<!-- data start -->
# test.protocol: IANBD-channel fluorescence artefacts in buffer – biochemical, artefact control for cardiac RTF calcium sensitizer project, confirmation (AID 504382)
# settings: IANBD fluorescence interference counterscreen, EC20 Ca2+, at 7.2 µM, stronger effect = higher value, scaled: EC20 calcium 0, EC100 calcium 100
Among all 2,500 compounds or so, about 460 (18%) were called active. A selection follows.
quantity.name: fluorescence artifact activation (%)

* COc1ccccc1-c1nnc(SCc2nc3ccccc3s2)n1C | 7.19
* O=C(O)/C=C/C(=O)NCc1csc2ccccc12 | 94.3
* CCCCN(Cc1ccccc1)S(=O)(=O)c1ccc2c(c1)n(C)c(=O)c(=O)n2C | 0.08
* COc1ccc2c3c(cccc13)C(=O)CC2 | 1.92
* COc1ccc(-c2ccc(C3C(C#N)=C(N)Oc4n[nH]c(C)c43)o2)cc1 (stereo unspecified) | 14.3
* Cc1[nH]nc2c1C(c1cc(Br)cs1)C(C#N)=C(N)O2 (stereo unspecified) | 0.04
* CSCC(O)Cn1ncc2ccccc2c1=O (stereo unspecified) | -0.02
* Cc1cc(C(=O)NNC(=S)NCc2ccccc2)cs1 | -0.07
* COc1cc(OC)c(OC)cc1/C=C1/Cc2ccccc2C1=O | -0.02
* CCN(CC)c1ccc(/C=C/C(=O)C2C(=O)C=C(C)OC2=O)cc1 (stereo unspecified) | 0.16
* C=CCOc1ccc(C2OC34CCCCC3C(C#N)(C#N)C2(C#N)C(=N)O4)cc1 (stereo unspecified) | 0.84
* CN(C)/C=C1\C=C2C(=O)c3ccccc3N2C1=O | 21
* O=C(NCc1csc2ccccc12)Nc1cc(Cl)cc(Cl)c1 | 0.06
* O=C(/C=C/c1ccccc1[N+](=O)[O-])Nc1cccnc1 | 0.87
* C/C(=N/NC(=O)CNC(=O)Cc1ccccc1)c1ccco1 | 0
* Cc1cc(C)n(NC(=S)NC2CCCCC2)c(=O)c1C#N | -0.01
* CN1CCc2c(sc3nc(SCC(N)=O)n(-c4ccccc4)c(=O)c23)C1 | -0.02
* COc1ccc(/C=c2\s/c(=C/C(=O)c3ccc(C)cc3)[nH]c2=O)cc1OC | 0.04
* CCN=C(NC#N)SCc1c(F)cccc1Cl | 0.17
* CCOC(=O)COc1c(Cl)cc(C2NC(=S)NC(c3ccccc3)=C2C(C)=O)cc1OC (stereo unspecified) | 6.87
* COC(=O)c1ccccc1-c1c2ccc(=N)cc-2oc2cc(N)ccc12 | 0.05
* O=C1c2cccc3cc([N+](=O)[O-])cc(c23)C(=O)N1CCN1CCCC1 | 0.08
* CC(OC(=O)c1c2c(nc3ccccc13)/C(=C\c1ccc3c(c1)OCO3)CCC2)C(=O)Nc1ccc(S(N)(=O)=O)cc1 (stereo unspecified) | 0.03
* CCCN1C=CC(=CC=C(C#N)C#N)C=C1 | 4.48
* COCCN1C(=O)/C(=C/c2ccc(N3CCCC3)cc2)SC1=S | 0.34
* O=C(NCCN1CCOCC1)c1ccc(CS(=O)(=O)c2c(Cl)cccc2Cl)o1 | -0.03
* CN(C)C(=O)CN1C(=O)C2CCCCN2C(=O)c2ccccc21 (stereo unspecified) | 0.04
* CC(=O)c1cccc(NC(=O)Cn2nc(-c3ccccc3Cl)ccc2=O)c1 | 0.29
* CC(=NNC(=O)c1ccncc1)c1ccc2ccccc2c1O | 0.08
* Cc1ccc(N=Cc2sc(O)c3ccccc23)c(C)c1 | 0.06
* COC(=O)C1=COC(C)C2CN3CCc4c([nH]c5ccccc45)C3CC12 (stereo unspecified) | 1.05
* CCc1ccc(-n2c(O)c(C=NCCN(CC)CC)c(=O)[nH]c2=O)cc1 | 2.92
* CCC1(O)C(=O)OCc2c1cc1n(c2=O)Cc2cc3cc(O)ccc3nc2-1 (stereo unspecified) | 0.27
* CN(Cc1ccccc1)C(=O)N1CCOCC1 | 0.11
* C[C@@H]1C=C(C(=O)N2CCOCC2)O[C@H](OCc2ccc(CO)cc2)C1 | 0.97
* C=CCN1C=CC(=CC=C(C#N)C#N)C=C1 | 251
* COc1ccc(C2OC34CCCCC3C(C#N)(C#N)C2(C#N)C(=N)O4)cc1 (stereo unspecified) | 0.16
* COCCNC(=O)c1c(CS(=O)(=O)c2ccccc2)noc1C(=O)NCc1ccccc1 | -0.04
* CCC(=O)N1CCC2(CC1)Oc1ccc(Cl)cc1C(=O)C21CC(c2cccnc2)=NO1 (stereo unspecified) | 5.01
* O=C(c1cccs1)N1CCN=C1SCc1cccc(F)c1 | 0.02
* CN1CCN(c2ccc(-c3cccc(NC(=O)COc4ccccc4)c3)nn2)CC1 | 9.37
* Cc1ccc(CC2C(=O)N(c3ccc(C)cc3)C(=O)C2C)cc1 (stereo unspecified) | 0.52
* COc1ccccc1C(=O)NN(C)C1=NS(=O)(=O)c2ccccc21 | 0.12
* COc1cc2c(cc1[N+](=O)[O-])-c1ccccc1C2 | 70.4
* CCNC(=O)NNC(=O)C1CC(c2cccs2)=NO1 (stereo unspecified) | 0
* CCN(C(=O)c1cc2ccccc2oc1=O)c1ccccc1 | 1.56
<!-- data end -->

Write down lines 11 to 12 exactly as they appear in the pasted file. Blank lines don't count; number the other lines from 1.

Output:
* CSCC(O)Cn1ncc2ccccc2c1=O (stereo unspecified) | -0.02
* Cc1cc(C(=O)NNC(=S)NCc2ccccc2)cs1 | -0.07